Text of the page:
Brink, Mathebe tipped to replace Williams in Tshwane

Speaker Makwarela's job hangs in the balance

Fikile-Ntsikelelo Moya Political Editor
Dr Murunwa Makwarela- Speaker of Tshwane Council
Dr Murunwa Makwarela- Speaker of Tshwane Council
Image: Twitter

As the expectations that either Cilliers Brink or Katlego Mathebe will be named as Tshwane's next mayoral candidate, the political fortunes of speaker of council Dr Murunwa Makwarela have taken a nosedive.

Makwarela, a Cope councillor, faces a possible vote of no confidence agitated by members of the governing coalition he is part of, after being accused of badly handling the resignation of mayor Randall Williams.

The coalition of the DA, ActionSA, Freedom Front Plus, IFP, ACDP and Cope has 108 seats between them in the 214-seat council, and would have enough numbers to pass any council decision even without Cope’s lone ballot.

Further making Makwarela’s future precarious is that he has long-standing enmity with the EFF in the council and this would make them more likely to vote against him.

The red berets previously threatened to table a motion of no confidence against Makwarela when they accused him of “suppressing” their views by calling online meetings when the EFF preferred physical gatherings.

Their threats have come to nought because coalition partners have rallied around Makwarela. They argued that he had called online meetings for the safety of council members and to deny the EFF an opportunity to grandstand.

A senior ActionSA leader confirmed that the party would be seeking to get the “ambitious” Makwarela voted out of his position as head of the city’s legislature.

Makwarela’s departure will open a door for one of the coalition partners who did not have a representative in the city governance structures.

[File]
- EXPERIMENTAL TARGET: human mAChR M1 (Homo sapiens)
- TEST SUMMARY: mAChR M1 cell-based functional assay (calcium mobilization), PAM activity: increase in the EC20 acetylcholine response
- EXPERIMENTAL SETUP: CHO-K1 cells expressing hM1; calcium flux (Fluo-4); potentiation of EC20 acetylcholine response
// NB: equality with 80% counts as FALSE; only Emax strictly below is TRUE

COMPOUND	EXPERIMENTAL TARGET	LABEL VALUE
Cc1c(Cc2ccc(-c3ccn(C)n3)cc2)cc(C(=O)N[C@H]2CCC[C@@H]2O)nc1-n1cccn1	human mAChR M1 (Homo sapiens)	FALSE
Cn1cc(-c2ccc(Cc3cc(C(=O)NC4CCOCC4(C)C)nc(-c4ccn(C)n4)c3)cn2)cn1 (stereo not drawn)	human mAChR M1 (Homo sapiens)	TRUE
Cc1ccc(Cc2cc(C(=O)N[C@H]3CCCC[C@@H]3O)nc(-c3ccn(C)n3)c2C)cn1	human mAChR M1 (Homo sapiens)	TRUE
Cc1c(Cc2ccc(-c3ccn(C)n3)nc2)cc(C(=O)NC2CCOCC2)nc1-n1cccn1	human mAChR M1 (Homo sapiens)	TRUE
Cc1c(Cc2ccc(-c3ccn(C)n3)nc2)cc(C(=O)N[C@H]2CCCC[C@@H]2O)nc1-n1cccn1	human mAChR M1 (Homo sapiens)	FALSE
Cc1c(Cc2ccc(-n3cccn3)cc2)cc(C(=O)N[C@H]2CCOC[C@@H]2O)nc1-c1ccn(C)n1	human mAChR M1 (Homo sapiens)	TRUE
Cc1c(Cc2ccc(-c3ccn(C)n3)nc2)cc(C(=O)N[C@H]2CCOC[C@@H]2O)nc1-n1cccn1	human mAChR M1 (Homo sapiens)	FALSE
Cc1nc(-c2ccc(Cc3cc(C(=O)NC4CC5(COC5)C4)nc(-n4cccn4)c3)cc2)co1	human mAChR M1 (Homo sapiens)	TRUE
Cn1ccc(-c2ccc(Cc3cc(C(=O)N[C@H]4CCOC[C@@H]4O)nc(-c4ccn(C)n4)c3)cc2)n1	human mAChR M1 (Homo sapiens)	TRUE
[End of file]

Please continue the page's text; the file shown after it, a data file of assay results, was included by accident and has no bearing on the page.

Williams announced that he would be stepping down from his position at midnight of the day he handed in his resignation.

A few hours later, he announced he would extend his stay by 14 more days, arguing that his immediate resignation would plunge the municipality into potential chaos because the mayoral committee would, by law, also need to resign once the city did not have a mayor.

Makwarela angered his partners when he insisted that the first resignation letter was the only legitimate correspondence and therefore the city did not have a mayor until it elected Williams's successor.

Coalition partners, convinced that there was nothing to discuss, forced Makwarela to cancel a special council meeting he had called for last Wednesday to discuss the mayor’s resignation.

Makwarela said he was aware that some members of the governing coalition wanted him out.

“Yes, I'm aware of this. I'm reliably told it's instigated by Randall himself in his caucus. Other caucuses, like ACDP, ActionSA and IFP don't have a problem with me. I'm not too sure about FF+ since they're always aligned with the DA,” said Makwarela.

Meanwhile, DA insiders have told Sowetan that Brink and Mathebe were neck-and-neck in the race to be announced as the candidate to replace Williams.

Three other candidates, Jacqui Uys, Peter Sutton and Kingsley Wakelin applied and were interviewed for the post. With the exception of Brink, all are current councillors in the metro.

Brink is the DA’s shadow minister for cooperative governance and traditional affairs and the party’s national spokesperson.

The announcement was expected to be made on Tuesday after the party’s selection panel concluded its processes and allowed for appeals, if any, to be filed by Sunday.

The DA is understood to have met with coalition partners on Monday to brief about the decision of the selection panel.

A senior leader in one of the parties making up the coalition said the agreement between parties explicitly gave the DA the right to nominate the mayor in Tshwane.

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